What is groin lump?

The groin includes the upper inner thigh and the indented area of the front of the body where the legs meet the trunk. Bulges or bumps in the groin can be small or large; they may grow or remain the same size; they may occur as a single lump or several lumps; they can be hard or soft, mobile or immobile, painful or asymptomatic. Some lumps turn red or purple while others remain flesh-colored. Many are covered by intact skin, but some can ulcerate or form other types of sores.

Groin lumps can have a variety of causes, including injury, allergy, infection, tumors and hernias. Trauma-related causes of lumps include bug bites or stings, localized collections of blood in the tissues (hematomas), and scar tissue. Rashes associated with allergies can cause multiple small, itchy lumps (ranging from nearly colorless to red) that can spread over the body or may be localized in an area such as the groin.

Localized infections can cause red lumps that are often painful, may be fluid-filled, and may ulcerate, break down, or leak pus or fluid. Infections of the genitals, leg or foot can also cause swelling of lymph nodes in the groin. Some sexually transmitted infections that are uncommon in the United States, such as chancroid and lymphogranuloma venereum, are associated with enlarged groin lymph nodes that drain through the skin. Granuloma inguinale is a rare sexually transmitted infection that causes lumpy sores that have a beefy red appearance and can slowly spread from the genital area to the groin.

Cysts and benign tumors such as lipomas (fatty tumors) can occur in the groin. Malignant tumors that cause lumps in the groin include cancers that originate in the lymph nodes (lymphomas) or spread to the lymph nodes from other cancer sites such as the testicles. Femoral and inguinal hernias can also cause lumps in the groin. Lumps from hernias may enlarge with increased abdominal pressure and may be reducible with gentle pressure.

Lumps that continue to grow or that are associated with infections can sometimes have serious complications. For example, portions of the intestines can slide through hernias where they can become trapped and strangulated. Immediate treatment is required to reduce the risk of bowel loss. Seek immediate medical care (call 911) for symptoms such as a change in bowel habits, such as inability to have bowel movements or pass gas, decreased or absent urine output, high fever (higher than 101 degrees Fahrenheit), increased swelling with severe tenderness, severe abdominal or pelvic pain, severe nausea and vomiting, or weak pulse and pale skin or pallor.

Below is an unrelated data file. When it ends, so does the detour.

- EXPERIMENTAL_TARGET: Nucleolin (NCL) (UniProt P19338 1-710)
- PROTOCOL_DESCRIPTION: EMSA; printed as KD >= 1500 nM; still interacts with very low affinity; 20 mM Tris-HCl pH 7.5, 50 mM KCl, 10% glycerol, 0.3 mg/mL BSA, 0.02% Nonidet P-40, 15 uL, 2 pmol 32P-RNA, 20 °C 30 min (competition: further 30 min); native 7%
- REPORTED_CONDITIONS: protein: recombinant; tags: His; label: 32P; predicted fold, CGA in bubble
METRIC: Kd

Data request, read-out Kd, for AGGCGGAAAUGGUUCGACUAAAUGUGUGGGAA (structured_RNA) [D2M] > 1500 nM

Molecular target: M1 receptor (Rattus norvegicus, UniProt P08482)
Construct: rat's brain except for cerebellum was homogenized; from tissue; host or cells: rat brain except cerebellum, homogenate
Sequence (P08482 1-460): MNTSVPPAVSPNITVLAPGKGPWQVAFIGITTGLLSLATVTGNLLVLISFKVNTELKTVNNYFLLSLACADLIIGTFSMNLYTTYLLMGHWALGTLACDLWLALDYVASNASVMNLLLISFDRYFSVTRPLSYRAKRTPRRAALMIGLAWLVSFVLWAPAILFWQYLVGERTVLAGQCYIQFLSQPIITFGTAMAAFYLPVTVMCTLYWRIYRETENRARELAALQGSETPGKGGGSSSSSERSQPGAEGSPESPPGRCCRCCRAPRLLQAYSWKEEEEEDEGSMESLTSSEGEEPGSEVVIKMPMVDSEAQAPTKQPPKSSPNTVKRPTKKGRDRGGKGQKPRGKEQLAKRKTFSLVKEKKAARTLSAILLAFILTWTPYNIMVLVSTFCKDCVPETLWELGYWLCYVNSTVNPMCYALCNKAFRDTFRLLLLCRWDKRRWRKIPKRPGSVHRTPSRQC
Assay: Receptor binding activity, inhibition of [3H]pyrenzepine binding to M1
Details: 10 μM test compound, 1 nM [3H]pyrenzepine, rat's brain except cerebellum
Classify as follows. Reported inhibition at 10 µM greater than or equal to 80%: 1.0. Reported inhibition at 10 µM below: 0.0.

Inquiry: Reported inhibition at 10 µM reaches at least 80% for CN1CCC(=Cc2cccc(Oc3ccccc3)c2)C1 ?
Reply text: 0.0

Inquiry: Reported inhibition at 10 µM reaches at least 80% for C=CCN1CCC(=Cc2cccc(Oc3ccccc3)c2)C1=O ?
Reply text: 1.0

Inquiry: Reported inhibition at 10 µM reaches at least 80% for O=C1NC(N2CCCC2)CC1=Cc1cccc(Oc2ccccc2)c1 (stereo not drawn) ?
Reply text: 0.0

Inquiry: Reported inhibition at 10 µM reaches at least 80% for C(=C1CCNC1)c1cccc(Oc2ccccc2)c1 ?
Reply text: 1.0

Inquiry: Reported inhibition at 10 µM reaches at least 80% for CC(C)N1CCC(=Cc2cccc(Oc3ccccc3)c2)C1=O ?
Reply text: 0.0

If you develop a lump in the groin that is persistent or causes you concern, seek prompt medical care.


What other symptoms might occur with a groin lump?

A lump in your groin may accompany other symptoms, which can vary depending on the underlying disease, disorder or condition. Groin lumps can be associated with symptoms related to multiple body systems.

Related localized symptoms that may occur along with a groin lump

A groin lump may be accompanied by other localized symptoms including:


What causes a groin lump?

Groin lumps have many possible causes, including injury, allergy, infection, tumors and hernias.

Traumatic causes of groin lumps

Groin lumps may be caused by minor or severe injuries and their complications including:

  • Hematoma (collection of blood in body tissues)
  • Scar tissue
  • Sting or bite injuries

Infe... Read more about groin lumpcauses

Medical Reviewer: Cynthia Haines, MD Last Annual Review Date: Aug 2, 2013 Copyright: © Copyright 2014 Health Grades, Inc. All rights reserved. May not be reproduced or reprinted without permission from Health Grades, Inc. Use of this information is governed by the HealthGrades User Agreement.

This Article is Filed Under: Infections and Contagious Diseases

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